Treasure hunting maintains its grip on American culture, with at least two dozen reality shows over the past decade devoted to finding everything from the Holy Grail to the riches of the Knights Templar, according to the database IMDb.com. The predictable, tortured conclusion of these shows is nearly always the same: no treasure — so it must still be out there. But I was descending into the mystery anyway, enchanted in spite of myself. I had first encountered Getler’s work on the Confederate underground in 2009, when I interviewed him about the oddly related mysteries of Masonic symbology around Washington that best-selling novelist Dan Brown centered in his D.C. thriller that year.
I’d come to see treasure hunting and amateur code breaking as metaphors for our age, when the traditional arbiters of truth — the media, government officials, political parties, religious institutions — have lost some, or all, of their authority. We have to decipher things on our own. The challenge in such a conspiratorial climate is to distinguish truth from speculation: What’s the difference between secret knowledge that guides you to a pot of gold and, say, the signs that lead you to suspect that a presidential election was stolen, or that a deadly virus is fake news? The men I was with were looking for something tangibly precious, sure — but in other ways, maybe they were also searching for something that we’re all missing.
At the beginning of the “National Treasure” sequel, Nicolas Cage’s character lectures in Washington about a shadowy fraternity called the Knights of the Golden Circle and a dark secret contained in the missing pages of John Wilkes Booth’s diary. Had the diary pages not been burned, he says, Abraham Lincoln’s “killers may have found a vast treasure of gold, and the Union may well have lost the Civil War.”
It sounds like a villainous conspiracy concocted in Hollywood — except that the fiction is spiced with fact. The Knights of the Golden Circle really did exist. According to one of the few mainstream histories of the organization, “Knights of the Golden Circle: Secret Empire, Southern Secession, Civil War” by David C. Keehn, Booth and at least one other conspirator in plots to kidnap or kill Lincoln probably were members.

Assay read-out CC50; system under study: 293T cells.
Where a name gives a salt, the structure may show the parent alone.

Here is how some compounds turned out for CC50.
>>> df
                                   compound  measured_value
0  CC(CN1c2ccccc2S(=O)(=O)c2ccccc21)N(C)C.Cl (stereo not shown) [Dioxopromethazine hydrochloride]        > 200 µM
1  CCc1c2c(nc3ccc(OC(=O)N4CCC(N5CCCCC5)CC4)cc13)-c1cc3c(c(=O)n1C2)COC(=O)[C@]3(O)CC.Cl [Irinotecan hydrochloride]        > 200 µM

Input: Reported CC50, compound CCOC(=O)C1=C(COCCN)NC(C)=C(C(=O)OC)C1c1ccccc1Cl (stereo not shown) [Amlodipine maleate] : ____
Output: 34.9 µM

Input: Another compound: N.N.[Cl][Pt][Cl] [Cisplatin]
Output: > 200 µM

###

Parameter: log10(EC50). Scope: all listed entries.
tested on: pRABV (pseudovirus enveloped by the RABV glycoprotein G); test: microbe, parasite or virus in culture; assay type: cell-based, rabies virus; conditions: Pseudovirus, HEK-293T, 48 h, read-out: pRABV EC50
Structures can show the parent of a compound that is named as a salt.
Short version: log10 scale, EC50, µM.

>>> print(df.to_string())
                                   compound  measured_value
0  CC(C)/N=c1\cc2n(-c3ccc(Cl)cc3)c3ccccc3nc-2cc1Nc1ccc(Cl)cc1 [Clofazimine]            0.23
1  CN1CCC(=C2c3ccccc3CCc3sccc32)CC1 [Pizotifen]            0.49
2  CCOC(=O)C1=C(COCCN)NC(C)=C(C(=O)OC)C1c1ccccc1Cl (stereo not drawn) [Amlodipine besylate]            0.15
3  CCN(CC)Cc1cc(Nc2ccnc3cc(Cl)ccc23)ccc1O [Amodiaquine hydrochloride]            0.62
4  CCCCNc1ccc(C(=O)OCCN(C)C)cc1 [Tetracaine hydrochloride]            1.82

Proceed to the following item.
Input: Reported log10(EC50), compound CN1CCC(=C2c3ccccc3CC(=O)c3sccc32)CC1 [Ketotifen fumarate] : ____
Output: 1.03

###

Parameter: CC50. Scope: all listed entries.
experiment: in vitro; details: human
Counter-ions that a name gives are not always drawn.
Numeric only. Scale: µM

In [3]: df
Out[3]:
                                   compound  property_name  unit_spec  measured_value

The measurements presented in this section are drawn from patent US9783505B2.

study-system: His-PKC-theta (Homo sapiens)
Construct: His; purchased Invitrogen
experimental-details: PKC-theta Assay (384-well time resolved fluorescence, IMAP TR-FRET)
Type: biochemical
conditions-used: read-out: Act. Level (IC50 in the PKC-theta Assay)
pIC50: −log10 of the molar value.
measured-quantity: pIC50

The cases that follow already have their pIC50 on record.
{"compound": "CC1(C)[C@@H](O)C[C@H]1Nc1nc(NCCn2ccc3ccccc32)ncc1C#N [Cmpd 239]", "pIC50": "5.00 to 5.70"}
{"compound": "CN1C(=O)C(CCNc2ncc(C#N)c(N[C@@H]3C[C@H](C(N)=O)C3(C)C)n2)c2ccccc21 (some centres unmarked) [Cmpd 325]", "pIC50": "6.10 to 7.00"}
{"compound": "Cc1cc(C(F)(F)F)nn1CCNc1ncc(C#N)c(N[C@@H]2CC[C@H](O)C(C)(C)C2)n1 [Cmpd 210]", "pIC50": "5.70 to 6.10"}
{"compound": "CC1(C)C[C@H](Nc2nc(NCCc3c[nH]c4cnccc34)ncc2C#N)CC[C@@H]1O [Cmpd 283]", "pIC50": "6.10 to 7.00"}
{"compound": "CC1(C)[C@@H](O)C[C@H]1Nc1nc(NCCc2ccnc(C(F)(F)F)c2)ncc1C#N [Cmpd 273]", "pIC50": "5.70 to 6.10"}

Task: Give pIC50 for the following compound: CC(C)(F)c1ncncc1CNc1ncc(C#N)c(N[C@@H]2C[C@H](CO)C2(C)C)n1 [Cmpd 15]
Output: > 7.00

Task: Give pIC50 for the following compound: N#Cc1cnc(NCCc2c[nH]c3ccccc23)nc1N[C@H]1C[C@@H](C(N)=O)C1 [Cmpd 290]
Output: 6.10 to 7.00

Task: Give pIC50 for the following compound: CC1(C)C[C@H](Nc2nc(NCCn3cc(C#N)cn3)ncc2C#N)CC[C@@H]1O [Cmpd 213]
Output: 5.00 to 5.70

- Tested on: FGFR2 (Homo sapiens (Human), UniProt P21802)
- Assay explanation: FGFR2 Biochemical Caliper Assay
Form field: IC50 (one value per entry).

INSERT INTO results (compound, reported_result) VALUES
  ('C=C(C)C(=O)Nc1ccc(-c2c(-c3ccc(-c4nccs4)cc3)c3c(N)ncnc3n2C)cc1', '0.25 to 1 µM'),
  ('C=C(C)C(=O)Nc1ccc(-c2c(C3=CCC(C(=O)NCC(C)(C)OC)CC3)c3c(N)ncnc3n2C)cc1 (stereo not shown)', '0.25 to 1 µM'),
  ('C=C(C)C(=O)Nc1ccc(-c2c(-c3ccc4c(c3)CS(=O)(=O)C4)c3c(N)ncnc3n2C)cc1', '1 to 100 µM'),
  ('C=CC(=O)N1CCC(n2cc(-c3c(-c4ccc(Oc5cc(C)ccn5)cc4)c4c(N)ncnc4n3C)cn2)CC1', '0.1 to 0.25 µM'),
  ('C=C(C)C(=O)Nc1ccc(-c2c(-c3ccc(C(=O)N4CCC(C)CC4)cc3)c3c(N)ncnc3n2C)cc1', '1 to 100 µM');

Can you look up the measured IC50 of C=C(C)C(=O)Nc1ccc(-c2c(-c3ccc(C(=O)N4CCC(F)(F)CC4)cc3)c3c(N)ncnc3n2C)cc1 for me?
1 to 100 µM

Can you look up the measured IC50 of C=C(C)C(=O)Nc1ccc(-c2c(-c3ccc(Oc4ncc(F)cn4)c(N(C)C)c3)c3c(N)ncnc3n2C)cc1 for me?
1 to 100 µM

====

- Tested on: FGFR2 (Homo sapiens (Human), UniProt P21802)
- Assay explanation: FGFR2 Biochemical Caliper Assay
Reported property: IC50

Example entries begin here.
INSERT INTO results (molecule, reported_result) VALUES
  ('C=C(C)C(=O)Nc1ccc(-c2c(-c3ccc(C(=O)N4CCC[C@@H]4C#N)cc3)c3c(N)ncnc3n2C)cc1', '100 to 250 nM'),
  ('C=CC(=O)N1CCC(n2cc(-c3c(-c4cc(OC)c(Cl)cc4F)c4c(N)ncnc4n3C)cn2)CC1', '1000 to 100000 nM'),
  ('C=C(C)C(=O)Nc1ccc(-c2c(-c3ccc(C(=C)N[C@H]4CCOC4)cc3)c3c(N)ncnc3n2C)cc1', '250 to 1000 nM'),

The KGC was founded in the 1850s by a Virginia doctor transplanted to — yes — Ohio. It was primarily a Southern group but had plenty of Northern sympathizers, including hundreds in a county about an hour north of Zanesville, according to a news report at the time. The group attracted 50,000 members. Before the war they focused on agitating for secession and building a slaveholding empire in a geographic circle encompassing the southern United States, the Caribbean and parts of Latin America. During the war, they filled the ranks of Confederate forces. After the war, the KGC seemed to melt away, possibly splintering into pro-South successor groups or joining the Ku Klux Klan.
This was just when Jesse James was making his own transition from wartime Confederate guerrilla to postwar, politically inspired, anti-Union bandit and killer. Over the next century, legends of the KGC and myths of the outlaw became entwined and endlessly embellished.
And Confederate gold did go missing. In the waning days of the war, in April 1865, Confederate President Jefferson Davis fled Richmond with a trainload of what was left of the Confederate treasury in gold and silver. Some of it was lost or stolen in the chaos, and the case remains a mystery. A popular theory in treasure-hunting circles is that the KGC may have had a hand in the matter, and that the group also buried much more gold from other sources in multiple locations. KGC historian Keehn disagrees: “I never really found anything that supports the treasure-hunting thing,” he told me.